A team of national and state experts in public health, wildlife diseases, prion research and laboratory diagnosis is urgently calling for a comprehensive national strategy to reduce the risk for human exposure to chronic wasting disease, or CWD, and to limit the risk of transmission of CWD among wildlife, particularly cervids, and domestic animals.
CWD is a prion-related transmissible spongiform encephalopathy of cervids, including deer, elk, reindeer, sika deer and moose. CWD has been confirmed in at least 26 U.S. states, three Canadian provinces, South Korea, Finland, Norway and Sweden, with a notable increase in the past five years.
The continued geographic spread of this disease increases the frequency of exposure to CWD prions among cervids, humans and other animal species. Although CWD has not yet been found to cause infections in humans, numerous health agencies advise that people should not consume CWD-positive animals.
The team of experts from the Center for Infectious Disease Research and Policy, CIDRAP, at the University of Minnesota, as part of its Chronic Wasting Disease Response, Research and Policy Program; the Prion Research Center at Colorado State University; the National Prion Disease Pathology Surveillance Center at Case Western Reserve University; and the Minnesota Department of Health recommends several immediate steps that need to be taken to address this potential health crisis.
The steps were published in the journal mBio by the American Society for Microbiology.
“We have learned a lot about CWD in deer and elk over the past several decades, but we now realize how much more we need to know to control its rapid spread and devastating impact in cervids,” said lead author Michael T. Osterholm, University of Minnesota Regents professor, McKnight presidential endowed chair in public health, and director of CIDRAP. “And we must understand the risk of transmission of CWD prions to humans with the ever increasing consumption of infected venison and how we reduce the possibility that one day we may have a tragic replay of a bovine spongiform encephalopathy or mad cow disease-like scenario in North America.”
The steps include:
- Investing in CWD research. Adequate federal support allows state wildlife, animal health, and public health agencies to enhance hunter education and better develop and conduct comprehensive CWD management plans.
- Enhancing mandatory CWD cervid testing. Mandatory testing of killed or dead cervids in all areas of endemicity and establishing associated monitoring systems that can be shared across states would provide more accurate data for wildlife managers and public policy makers. Improved surveillance would also foster more efficient responses and help prevent disease spread among cervids. Additionally, mandatory testing results in hunters knowing if consumption of their hunted cervid will expose them to CWD prions.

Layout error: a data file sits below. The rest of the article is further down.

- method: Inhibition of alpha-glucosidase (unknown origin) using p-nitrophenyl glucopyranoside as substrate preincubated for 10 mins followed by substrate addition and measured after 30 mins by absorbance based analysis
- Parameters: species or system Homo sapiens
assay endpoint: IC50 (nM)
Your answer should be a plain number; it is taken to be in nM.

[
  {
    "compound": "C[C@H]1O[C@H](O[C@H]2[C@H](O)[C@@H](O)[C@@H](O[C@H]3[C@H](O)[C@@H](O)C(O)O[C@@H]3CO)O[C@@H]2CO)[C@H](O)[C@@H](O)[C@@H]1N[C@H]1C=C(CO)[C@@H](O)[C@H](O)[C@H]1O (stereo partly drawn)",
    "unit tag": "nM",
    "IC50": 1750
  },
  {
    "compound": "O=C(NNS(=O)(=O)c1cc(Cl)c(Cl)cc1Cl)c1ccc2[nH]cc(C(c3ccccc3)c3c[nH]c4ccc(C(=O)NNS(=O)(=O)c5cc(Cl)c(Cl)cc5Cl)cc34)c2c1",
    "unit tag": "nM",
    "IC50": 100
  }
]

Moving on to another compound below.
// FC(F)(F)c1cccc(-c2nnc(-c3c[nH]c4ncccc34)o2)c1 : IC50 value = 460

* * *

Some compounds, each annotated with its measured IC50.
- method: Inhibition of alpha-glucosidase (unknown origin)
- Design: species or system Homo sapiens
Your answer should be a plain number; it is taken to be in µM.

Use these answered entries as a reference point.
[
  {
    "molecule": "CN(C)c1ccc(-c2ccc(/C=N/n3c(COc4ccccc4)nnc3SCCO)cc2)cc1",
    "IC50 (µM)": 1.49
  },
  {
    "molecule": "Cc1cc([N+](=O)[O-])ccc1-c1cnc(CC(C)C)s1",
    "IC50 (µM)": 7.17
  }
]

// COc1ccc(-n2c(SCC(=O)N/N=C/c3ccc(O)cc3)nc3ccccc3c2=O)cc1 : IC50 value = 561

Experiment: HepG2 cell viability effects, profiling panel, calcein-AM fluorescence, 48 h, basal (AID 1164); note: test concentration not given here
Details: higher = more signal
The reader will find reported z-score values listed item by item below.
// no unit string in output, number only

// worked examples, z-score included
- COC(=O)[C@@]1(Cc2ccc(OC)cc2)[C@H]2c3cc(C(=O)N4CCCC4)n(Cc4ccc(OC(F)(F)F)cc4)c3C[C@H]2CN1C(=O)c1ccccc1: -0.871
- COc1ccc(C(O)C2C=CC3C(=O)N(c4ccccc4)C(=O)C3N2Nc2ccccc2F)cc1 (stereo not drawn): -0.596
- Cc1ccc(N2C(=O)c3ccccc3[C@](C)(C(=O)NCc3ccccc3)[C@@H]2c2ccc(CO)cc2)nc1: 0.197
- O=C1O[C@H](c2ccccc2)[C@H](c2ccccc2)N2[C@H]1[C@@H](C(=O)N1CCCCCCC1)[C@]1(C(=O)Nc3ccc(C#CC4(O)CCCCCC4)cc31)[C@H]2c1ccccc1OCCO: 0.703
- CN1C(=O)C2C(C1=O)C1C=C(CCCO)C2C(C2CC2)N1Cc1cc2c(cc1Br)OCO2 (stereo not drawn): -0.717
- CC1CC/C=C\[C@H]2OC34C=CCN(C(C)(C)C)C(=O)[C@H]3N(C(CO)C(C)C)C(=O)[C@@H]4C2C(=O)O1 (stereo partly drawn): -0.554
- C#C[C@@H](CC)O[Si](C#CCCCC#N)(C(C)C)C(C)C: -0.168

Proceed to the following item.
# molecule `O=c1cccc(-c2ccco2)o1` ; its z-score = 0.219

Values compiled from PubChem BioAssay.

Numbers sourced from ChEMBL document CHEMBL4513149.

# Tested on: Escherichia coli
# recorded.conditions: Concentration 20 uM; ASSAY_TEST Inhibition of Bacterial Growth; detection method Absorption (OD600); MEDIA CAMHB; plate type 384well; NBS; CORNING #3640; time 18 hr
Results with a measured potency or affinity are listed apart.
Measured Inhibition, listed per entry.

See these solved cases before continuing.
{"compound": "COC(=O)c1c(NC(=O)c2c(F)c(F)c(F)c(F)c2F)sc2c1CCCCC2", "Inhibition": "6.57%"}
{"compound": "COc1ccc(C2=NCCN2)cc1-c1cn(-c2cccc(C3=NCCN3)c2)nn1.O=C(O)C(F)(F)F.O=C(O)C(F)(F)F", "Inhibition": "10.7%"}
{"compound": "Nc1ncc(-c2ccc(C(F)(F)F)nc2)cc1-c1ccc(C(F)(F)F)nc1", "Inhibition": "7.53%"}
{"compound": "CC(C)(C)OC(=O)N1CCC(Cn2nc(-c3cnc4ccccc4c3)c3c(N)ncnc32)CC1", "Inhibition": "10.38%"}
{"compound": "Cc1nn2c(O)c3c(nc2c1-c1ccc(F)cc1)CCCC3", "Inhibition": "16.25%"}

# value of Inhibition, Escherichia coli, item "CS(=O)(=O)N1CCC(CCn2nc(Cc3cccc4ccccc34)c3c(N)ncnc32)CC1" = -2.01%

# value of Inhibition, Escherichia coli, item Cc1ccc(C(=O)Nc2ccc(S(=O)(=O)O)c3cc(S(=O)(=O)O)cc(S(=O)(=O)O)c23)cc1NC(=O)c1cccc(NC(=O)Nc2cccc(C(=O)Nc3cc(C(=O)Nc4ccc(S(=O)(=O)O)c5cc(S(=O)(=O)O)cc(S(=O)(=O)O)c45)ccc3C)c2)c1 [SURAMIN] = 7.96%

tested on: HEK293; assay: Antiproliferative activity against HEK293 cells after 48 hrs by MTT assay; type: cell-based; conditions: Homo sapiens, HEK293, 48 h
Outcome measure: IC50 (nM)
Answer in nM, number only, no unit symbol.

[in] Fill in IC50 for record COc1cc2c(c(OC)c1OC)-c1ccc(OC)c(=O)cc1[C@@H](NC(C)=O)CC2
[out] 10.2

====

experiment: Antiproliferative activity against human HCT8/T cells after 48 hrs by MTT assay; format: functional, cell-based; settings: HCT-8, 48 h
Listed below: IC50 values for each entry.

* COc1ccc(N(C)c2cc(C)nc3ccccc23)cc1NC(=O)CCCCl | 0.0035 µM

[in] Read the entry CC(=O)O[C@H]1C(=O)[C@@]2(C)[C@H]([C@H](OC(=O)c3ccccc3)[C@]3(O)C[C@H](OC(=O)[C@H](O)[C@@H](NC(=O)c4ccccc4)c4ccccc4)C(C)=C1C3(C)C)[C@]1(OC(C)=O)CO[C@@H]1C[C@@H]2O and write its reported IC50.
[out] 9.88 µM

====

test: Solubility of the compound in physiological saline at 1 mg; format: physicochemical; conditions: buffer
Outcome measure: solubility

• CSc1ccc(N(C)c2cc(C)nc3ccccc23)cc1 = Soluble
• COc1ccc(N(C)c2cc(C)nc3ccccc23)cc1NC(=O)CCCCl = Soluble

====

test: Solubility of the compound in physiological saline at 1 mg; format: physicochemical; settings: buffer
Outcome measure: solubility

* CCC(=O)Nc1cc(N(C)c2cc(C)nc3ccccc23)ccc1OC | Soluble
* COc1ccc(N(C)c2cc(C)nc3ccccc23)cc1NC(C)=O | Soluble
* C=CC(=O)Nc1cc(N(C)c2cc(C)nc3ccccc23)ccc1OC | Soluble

“Adoption of more sensitive, next generation diagnostic tests could identify early stage and nonclinical ‘carrier’ animals that likely contribute to direct and indirect transmission and environmental contamination that may be accelerating CWD spread,” said co-author Mark Zabel, professor in the College of Veterinary Medicine & Biomedical Sciences and associate director of the Prion Research Center at Colorado State University. “Identifying infected animals earlier could reduce environmental prion loads and save additional animals from this deadly disease.”
Improving cervid management. The Association of Fish and Wildlife Agencies has published best CWD management practices based on current science. These practices, including the movement of live cervids, carcass disposal and feeding/baiting, need to be implemented by states as soon as possible to improve the health of wild and farm-raised cervids and protect the nearly $40 billion annual contribution of wild cervid hunting in the United States.
Heightened surveillance of human prion diseases to determine if CWD is transmissible to humans. It is imperative that the U.S. Centers for Disease Control and Prevention continues its epidemiologic surveillance of human prion disease, especially in CWD endemic states. The only way to determine the etiology of prion disease in humans is via post-mortem analyses of brain tissue. Hence, it is crucial to continue neuropathological surveillance of patients with suspected prion disease to help determine whether or not CWD is transmissible to humans.
“Properly addressing CWD will require a multidisciplinary approach. Engagement with the animal and hunter community, as well as continued long-term funding for human prion disease surveillance, will be required to address the many questions that CWD raises,” said co-author Brian Appleby, an associate professor in the School of Medicine and director of the National Prion Disease Pathology Surveillance Center at Case Western Reserve University.